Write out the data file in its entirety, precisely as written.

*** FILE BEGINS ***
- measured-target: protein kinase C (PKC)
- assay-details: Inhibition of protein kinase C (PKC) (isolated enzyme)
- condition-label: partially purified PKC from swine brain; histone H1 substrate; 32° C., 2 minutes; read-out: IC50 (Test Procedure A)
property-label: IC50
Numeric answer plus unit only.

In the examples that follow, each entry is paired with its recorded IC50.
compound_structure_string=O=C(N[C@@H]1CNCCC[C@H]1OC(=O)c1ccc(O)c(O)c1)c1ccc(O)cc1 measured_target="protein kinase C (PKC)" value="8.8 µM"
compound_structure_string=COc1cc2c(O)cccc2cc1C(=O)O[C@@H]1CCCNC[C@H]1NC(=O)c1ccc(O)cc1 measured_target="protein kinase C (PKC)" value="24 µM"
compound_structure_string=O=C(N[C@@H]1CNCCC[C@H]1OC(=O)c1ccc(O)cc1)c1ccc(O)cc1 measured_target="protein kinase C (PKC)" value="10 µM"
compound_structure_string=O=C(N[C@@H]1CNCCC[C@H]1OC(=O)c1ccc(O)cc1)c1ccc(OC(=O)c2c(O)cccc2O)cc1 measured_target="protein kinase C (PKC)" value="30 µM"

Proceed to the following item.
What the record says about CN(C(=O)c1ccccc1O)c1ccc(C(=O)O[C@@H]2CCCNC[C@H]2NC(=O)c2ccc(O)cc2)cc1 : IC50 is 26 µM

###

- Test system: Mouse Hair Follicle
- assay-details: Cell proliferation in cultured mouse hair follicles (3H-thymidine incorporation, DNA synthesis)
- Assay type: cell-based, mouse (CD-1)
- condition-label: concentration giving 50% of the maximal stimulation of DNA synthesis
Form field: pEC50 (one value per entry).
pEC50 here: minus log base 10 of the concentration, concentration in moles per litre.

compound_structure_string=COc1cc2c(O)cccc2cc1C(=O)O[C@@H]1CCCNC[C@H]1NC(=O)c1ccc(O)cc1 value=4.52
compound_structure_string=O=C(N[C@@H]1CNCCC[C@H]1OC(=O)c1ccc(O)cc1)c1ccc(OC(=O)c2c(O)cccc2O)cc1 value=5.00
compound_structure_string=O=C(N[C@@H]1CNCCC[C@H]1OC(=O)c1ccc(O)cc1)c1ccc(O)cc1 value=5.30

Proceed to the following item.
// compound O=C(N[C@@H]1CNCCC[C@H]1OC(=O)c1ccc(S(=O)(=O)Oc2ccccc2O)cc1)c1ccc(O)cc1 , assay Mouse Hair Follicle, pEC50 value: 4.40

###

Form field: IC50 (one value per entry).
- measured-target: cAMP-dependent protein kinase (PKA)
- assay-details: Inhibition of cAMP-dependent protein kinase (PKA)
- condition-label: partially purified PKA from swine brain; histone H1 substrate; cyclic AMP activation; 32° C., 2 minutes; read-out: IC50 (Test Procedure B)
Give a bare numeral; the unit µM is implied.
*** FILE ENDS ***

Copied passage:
- measured-target: protein kinase C (PKC)
- assay-details: Inhibition of protein kinase C (PKC) (isolated enzyme)
- condition-label: partially purified PKC from swine brain; histone H1 substrate; 32° C., 2 minutes; read-out: IC50 (Test Procedure A)
property-label: IC50
Numeric answer plus unit only.

In the examples that follow, each entry is paired with its recorded IC50.
compound_structure_string=O=C(N[C@@H]1CNCCC[C@H]1OC(=O)c1ccc(O)c(O)c1)c1ccc(O)cc1 measured_target="protein kinase C (PKC)" value="8.8 µM"
compound_structure_string=COc1cc2c(O)cccc2cc1C(=O)O[C@@H]1CCCNC[C@H]1NC(=O)c1ccc(O)cc1 measured_target="protein kinase C (PKC)" value="24 µM"
compound_structure_string=O=C(N[C@@H]1CNCCC[C@H]1OC(=O)c1ccc(O)cc1)c1ccc(O)cc1 measured_target="protein kinase C (PKC)" value="10 µM"
compound_structure_string=O=C(N[C@@H]1CNCCC[C@H]1OC(=O)c1ccc(O)cc1)c1ccc(OC(=O)c2c(O)cccc2O)cc1 measured_target="protein kinase C (PKC)" value="30 µM"

Proceed to the following item.
What the record says about CN(C(=O)c1ccccc1O)c1ccc(C(=O)O[C@@H]2CCCNC[C@H]2NC(=O)c2ccc(O)cc2)cc1 : IC50 is 26 µM

###

- Test system: Mouse Hair Follicle
- assay-details: Cell proliferation in cultured mouse hair follicles (3H-thymidine incorporation, DNA synthesis)
- Assay type: cell-based, mouse (CD-1)
- condition-label: concentration giving 50% of the maximal stimulation of DNA synthesis
Form field: pEC50 (one value per entry).
pEC50 here: minus log base 10 of the concentration, concentration in moles per litre.

compound_structure_string=COc1cc2c(O)cccc2cc1C(=O)O[C@@H]1CCCNC[C@H]1NC(=O)c1ccc(O)cc1 value=4.52
compound_structure_string=O=C(N[C@@H]1CNCCC[C@H]1OC(=O)c1ccc(O)cc1)c1ccc(OC(=O)c2c(O)cccc2O)cc1 value=5.00
compound_structure_string=O=C(N[C@@H]1CNCCC[C@H]1OC(=O)c1ccc(O)cc1)c1ccc(O)cc1 value=5.30

Proceed to the following item.
// compound O=C(N[C@@H]1CNCCC[C@H]1OC(=O)c1ccc(S(=O)(=O)Oc2ccccc2O)cc1)c1ccc(O)cc1 , assay Mouse Hair Follicle, pEC50 value: 4.40

###

Form field: IC50 (one value per entry).
- measured-target: cAMP-dependent protein kinase (PKA)
- assay-details: Inhibition of cAMP-dependent protein kinase (PKA)
- condition-label: partially purified PKA from swine brain; histone H1 substrate; cyclic AMP activation; 32° C., 2 minutes; read-out: IC50 (Test Procedure B)
Give a bare numeral; the unit µM is implied.